Engineered Stone

Manufactured stone, which is commonly referred to as quartz, is one of the most durable options on the market. The textures, finishes, and colors of the surface are all relatively easy to customize because the material is artificial. This ensures you can leverage this material to match with almost any kitchen design style, whether it’s modern and minimalist or traditional and quaint. Engineered stone holds up well against scratches and liquids, though the high heat from pans and baking dishes can sometimes damage it.

If engineered stone countertops are easy to customize, reasonably priced, and durable, why aren’t they more popular? Many professional kitchen designs stay away from this material because its visual appeal can sometimes be somewhat lackluster. Because the slab is manufactured rather than quarried, it sometimes looks unnatural and thereby offers less of the coveted timeless appeal you’re probably aiming for in your new arrangements. If you choose brighter colors for this surface, it will start to look out of date sooner rather than later.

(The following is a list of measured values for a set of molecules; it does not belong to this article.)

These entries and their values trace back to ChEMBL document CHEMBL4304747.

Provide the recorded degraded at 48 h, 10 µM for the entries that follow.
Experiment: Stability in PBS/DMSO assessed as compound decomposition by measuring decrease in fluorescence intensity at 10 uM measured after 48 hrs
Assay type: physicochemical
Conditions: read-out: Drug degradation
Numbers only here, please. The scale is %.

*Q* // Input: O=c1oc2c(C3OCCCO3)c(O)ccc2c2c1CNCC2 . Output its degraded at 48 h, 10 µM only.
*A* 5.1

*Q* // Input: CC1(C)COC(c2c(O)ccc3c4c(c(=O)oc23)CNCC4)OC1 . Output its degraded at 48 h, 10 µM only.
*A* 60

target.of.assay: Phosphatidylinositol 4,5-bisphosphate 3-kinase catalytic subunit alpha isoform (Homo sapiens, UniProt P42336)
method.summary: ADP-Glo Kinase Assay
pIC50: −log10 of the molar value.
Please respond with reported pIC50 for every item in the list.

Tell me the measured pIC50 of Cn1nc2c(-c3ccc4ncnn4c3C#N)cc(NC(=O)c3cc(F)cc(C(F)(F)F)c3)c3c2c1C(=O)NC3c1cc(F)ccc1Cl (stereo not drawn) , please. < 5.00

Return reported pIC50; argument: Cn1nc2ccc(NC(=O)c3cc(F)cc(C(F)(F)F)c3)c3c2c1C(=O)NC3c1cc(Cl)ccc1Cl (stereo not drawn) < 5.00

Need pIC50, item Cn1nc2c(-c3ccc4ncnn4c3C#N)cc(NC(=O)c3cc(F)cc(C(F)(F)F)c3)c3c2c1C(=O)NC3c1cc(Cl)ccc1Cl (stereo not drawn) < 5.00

Quartzite

Quartzite countertops are a form of natural stone that adds durability and visual appeal to kitchens with a cooler or more neutral color palette. Available colors are somewhat limited, restricting the homeowner to white, black, grey, or brown. The material is less expensive than marble but offers much of the same aesthetic value. However, granite, laminate, and engineered stone are all usually cheaper per foot. Quartzite is typically more heat-resistant than other countertop options, which means it’s reliable long-term. The surface is particularly popular for custom kitchen designs for traditional and contemporary spaces.